Thursday, September 3, 2020

Poems of Persistence, Solidarity, and Refuge – adrienne danyelle oliver

We are each other's harvest; we are each other's business; we are each other's magnitude and bond.  ― Gwendolyn Brooks  

Split This Rock Virtual Open Mic announcement includes a black background with red Split This Rock logo, text that reads "Virtual Open Mic," and an illustration of a hanging lamp sending out rays of light over a laptop.
As we journey through political, economic, and global health crises, we turn to poetry to share truths that unearth underlying causes, illuminate impacts, and insist on transformative change. For many of us, today’s challenges are not new. The struggle of isolation, economic insecurity, inadequate medical care, deadly institutionalized negligence, governmental decisions that put Black, Brown, Indigenous, Asian, disabled, sick, and other structurally precarious people at greater risk are not new. Today, many more people are experiencing the vulnerability of these unrelenting issues. We recognize this opportunity for a heightened awareness of how our very survival depends on one another.

Poetry can help keep the flame of resilience, solidarity, and resistance alive in us. It can help us process and move through grief, anger, loneliness. Poetry can be a comfort when the most necessary actions are to rest and recover. It can remind us of what’s at stake, that our lives and legacy are worth the fight. As cultural workers, we know that culture shapes our political and social imagination at a foundational level. As poets, we can use poetry to map what is, what has been, and possibly, the way forward, including the reasons not to return to what does not honor and protect our lives, our communities, and our planet.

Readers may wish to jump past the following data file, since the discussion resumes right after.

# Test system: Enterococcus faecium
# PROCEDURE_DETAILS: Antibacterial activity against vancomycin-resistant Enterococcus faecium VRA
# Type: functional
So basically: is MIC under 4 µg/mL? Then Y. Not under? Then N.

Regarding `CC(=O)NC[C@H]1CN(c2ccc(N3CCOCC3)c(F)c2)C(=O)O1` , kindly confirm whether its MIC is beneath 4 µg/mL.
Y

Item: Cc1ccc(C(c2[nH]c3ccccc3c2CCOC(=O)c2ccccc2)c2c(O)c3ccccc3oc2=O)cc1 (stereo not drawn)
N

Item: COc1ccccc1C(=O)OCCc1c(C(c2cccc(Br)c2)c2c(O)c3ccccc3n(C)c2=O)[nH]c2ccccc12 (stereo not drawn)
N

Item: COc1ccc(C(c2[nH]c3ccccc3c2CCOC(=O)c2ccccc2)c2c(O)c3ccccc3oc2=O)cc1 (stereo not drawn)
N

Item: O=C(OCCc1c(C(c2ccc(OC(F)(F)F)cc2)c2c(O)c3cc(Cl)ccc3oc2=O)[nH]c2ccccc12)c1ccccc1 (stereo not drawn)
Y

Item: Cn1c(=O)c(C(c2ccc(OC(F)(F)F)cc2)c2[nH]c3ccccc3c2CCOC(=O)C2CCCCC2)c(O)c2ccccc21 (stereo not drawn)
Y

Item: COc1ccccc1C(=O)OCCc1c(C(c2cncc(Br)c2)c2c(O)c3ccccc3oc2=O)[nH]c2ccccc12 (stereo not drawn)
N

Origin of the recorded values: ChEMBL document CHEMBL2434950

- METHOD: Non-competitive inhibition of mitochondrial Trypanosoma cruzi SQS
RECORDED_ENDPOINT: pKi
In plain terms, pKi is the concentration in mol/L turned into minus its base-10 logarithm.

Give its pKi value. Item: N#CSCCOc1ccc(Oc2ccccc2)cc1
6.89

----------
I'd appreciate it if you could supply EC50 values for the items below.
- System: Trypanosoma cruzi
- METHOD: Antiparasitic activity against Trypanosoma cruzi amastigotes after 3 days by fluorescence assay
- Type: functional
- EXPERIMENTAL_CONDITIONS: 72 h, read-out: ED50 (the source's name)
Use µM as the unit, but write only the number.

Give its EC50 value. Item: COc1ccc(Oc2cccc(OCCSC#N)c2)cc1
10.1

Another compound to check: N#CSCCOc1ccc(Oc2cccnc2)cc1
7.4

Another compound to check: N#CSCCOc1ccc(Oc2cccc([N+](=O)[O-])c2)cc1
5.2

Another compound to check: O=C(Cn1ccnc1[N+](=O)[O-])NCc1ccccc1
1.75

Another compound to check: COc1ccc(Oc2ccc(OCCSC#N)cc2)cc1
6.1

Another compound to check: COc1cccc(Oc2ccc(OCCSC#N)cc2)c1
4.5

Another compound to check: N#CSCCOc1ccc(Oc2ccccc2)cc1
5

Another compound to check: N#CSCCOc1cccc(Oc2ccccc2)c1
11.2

We asked poets to give us the words they chant to get out of bed, to raise their fists, to encourage their kin, to remind us, as this crisis does, that “we are each other’s business; we are each other’s magnitude and bond.” To read all of these poems, visit Split This Rock’s website.


:food stamp line
By adrienne danyelle oliver

HEART breaks in this place. I wait in line where the footprints tell me

exactly six feet behind the person in front of me

I can’t take my eyes off the cheap suit that greets me

I knows good suits

not because I can afford them but because I used to work

for folks who could

Cheap suit gives me paper, pen 

a clipboard to press on

to make sure the social goes through

white, pink, and yellow

Waiting for my number

to be called

I read a book

(ideas between shiny covers

holding pages bound by thread and industrial glue) 

supposedly to save my life

I sit  here

because Words cannot feed me as much as chewing

Good intentions and ideas cannot comfort me as much as

fullness in my belly


when my number is called

a strained smile greets me

I wonder what it feels like to be graced with a living smile--

a parting of lips and a dancing of teeth--rather than this ghost of one

strained smile leads me to a cubicle

does not ask about my day

make small talk about the weather

I walk behind her in silence

comforted(?) by the assumption that she is doing fine. Like I am

really not. Both our bodies occupying the space 

of 99%. That good government salary barely enough

to pay her rent 

We both walked into this building

carrying a weighted breath 

Listen as adrienne danyelle oliver reads ":food stamp line."

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